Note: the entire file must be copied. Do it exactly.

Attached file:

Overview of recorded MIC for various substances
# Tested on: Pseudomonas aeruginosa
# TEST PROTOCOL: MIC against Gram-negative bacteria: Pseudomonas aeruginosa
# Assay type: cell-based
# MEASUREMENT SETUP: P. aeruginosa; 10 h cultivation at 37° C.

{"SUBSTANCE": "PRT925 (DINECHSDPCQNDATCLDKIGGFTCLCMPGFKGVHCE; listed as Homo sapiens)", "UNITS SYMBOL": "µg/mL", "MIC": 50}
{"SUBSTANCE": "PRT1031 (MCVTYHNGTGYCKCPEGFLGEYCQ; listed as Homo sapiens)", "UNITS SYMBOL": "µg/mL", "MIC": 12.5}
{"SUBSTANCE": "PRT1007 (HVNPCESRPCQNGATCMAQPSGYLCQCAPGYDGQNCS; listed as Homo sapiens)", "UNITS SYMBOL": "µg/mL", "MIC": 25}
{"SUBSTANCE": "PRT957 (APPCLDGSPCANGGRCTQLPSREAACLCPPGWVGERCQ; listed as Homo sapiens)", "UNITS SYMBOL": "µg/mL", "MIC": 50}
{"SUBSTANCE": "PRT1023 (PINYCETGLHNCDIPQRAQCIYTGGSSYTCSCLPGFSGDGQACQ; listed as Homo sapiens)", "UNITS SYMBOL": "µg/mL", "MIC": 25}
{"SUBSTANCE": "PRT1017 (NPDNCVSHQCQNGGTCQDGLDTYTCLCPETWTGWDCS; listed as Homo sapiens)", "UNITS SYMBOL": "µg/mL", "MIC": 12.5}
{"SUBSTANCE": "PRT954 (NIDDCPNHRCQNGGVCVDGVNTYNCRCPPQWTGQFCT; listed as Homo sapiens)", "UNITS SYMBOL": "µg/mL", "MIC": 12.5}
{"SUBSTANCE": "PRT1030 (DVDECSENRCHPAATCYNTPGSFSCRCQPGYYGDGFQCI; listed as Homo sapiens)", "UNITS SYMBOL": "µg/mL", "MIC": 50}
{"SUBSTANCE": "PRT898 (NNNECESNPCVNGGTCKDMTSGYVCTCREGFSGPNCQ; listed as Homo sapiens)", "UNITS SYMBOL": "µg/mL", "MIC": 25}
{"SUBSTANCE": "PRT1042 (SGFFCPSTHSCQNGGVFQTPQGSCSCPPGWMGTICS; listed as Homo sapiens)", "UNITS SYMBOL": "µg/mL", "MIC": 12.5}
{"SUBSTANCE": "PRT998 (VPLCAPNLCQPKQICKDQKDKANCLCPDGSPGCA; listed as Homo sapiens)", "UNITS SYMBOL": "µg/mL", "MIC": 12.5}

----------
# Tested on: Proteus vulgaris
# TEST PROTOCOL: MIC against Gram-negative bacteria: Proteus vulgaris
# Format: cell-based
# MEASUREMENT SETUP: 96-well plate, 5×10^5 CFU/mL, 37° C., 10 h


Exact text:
Overview of recorded MIC for various substances
# Tested on: Pseudomonas aeruginosa
# TEST PROTOCOL: MIC against Gram-negative bacteria: Pseudomonas aeruginosa
# Assay type: cell-based
# MEASUREMENT SETUP: P. aeruginosa; 10 h cultivation at 37° C.

{"SUBSTANCE": "PRT925 (DINECHSDPCQNDATCLDKIGGFTCLCMPGFKGVHCE; listed as Homo sapiens)", "UNITS SYMBOL": "µg/mL", "MIC": 50}
{"SUBSTANCE": "PRT1031 (MCVTYHNGTGYCKCPEGFLGEYCQ; listed as Homo sapiens)", "UNITS SYMBOL": "µg/mL", "MIC": 12.5}
{"SUBSTANCE": "PRT1007 (HVNPCESRPCQNGATCMAQPSGYLCQCAPGYDGQNCS; listed as Homo sapiens)", "UNITS SYMBOL": "µg/mL", "MIC": 25}
{"SUBSTANCE": "PRT957 (APPCLDGSPCANGGRCTQLPSREAACLCPPGWVGERCQ; listed as Homo sapiens)", "UNITS SYMBOL": "µg/mL", "MIC": 50}
{"SUBSTANCE": "PRT1023 (PINYCETGLHNCDIPQRAQCIYTGGSSYTCSCLPGFSGDGQACQ; listed as Homo sapiens)", "UNITS SYMBOL": "µg/mL", "MIC": 25}
{"SUBSTANCE": "PRT1017 (NPDNCVSHQCQNGGTCQDGLDTYTCLCPETWTGWDCS; listed as Homo sapiens)", "UNITS SYMBOL": "µg/mL", "MIC": 12.5}
{"SUBSTANCE": "PRT954 (NIDDCPNHRCQNGGVCVDGVNTYNCRCPPQWTGQFCT; listed as Homo sapiens)", "UNITS SYMBOL": "µg/mL", "MIC": 12.5}
{"SUBSTANCE": "PRT1030 (DVDECSENRCHPAATCYNTPGSFSCRCQPGYYGDGFQCI; listed as Homo sapiens)", "UNITS SYMBOL": "µg/mL", "MIC": 50}
{"SUBSTANCE": "PRT898 (NNNECESNPCVNGGTCKDMTSGYVCTCREGFSGPNCQ; listed as Homo sapiens)", "UNITS SYMBOL": "µg/mL", "MIC": 25}
{"SUBSTANCE": "PRT1042 (SGFFCPSTHSCQNGGVFQTPQGSCSCPPGWMGTICS; listed as Homo sapiens)", "UNITS SYMBOL": "µg/mL", "MIC": 12.5}
{"SUBSTANCE": "PRT998 (VPLCAPNLCQPKQICKDQKDKANCLCPDGSPGCA; listed as Homo sapiens)", "UNITS SYMBOL": "µg/mL", "MIC": 12.5}

----------
# Tested on: Proteus vulgaris
# TEST PROTOCOL: MIC against Gram-negative bacteria: Proteus vulgaris
# Format: cell-based
# MEASUREMENT SETUP: 96-well plate, 5×10^5 CFU/mL, 37° C., 10 h